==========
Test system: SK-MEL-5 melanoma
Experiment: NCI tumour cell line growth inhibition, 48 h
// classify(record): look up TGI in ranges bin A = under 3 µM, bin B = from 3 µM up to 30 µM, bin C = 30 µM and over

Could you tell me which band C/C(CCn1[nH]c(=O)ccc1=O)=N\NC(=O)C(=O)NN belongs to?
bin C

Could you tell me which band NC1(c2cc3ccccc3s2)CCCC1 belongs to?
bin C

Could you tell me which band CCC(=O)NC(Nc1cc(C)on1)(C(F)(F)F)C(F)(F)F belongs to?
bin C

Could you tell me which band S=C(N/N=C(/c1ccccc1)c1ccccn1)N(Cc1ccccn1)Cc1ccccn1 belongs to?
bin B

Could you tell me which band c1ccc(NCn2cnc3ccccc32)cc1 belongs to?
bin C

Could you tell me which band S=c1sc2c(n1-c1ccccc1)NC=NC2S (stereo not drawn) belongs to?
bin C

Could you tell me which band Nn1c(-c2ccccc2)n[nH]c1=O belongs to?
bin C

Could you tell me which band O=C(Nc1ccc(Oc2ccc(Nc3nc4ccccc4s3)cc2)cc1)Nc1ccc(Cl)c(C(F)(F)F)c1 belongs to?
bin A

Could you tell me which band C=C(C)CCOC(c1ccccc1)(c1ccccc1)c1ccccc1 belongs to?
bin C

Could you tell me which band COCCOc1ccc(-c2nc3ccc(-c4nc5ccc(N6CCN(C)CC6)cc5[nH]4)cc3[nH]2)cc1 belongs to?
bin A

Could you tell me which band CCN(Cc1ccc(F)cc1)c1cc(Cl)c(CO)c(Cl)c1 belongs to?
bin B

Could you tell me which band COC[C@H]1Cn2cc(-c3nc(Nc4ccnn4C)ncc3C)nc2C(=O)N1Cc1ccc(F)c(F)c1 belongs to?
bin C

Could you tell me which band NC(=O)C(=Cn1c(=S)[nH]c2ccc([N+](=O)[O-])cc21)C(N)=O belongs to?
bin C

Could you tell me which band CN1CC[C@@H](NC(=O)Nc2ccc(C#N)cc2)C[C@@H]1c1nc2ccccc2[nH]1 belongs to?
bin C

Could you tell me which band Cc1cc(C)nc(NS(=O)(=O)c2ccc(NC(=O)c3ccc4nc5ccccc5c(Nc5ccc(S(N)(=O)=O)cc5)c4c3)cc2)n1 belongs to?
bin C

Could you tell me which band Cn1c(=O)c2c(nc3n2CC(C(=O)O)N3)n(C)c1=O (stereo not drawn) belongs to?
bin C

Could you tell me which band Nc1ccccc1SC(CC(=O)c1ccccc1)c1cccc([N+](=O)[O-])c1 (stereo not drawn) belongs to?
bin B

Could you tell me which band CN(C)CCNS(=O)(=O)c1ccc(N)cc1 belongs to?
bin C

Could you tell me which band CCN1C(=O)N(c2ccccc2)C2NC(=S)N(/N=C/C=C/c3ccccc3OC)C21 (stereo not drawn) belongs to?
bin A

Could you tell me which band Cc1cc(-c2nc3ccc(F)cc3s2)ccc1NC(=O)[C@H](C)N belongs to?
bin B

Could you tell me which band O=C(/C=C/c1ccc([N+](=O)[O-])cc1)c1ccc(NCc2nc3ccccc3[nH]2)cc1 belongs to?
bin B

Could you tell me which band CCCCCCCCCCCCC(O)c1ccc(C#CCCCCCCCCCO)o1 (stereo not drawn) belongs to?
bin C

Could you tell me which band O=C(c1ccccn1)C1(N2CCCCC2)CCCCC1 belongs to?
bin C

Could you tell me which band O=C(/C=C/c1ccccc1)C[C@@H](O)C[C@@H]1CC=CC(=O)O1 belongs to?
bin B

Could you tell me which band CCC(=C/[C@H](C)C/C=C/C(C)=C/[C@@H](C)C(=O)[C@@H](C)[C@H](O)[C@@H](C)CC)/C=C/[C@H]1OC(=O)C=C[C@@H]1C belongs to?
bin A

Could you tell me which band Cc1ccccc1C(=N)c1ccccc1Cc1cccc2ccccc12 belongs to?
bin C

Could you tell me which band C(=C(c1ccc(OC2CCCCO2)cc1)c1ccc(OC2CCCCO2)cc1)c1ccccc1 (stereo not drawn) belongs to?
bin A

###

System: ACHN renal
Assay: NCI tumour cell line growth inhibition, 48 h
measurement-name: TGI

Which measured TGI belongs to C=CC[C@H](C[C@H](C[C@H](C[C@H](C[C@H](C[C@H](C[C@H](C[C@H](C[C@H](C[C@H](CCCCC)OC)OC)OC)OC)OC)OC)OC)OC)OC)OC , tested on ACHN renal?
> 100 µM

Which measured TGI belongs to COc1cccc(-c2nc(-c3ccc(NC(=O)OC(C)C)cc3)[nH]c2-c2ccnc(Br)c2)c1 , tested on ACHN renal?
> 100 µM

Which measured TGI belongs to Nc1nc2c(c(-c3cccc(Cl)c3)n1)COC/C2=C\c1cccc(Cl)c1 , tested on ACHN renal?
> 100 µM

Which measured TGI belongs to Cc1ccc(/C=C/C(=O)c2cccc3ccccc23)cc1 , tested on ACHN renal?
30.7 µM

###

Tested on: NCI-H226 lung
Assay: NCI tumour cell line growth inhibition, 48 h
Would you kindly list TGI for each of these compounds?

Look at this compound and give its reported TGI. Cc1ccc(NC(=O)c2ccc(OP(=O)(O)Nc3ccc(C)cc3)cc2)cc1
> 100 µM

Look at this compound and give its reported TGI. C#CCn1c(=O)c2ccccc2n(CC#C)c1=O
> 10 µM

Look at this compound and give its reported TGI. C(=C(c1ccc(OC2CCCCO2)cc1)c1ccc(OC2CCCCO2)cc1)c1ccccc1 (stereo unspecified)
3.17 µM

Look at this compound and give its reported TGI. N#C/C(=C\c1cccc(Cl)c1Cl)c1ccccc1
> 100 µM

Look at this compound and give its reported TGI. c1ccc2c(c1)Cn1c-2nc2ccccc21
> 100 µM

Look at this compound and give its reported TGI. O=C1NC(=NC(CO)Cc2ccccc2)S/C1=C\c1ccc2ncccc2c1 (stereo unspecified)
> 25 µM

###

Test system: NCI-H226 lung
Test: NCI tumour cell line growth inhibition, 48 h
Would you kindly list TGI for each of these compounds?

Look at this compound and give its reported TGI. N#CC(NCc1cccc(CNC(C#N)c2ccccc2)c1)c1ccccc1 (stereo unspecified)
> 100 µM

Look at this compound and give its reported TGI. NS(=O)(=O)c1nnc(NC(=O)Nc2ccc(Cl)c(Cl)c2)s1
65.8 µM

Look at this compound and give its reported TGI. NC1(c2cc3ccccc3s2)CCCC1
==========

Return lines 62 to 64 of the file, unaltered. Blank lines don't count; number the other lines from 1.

Which measured TGI belongs to C=CC[C@H](C[C@H](C[C@H](C[C@H](C[C@H](C[C@H](C[C@H](C[C@H](C[C@H](C[C@H](CCCCC)OC)OC)OC)OC)OC)OC)OC)OC)OC)OC , tested on ACHN renal?
> 100 µM

Which measured TGI belongs to COc1cccc(-c2nc(-c3ccc(NC(=O)OC(C)C)cc3)[nH]c2-c2ccnc(Br)c2)c1 , tested on ACHN renal?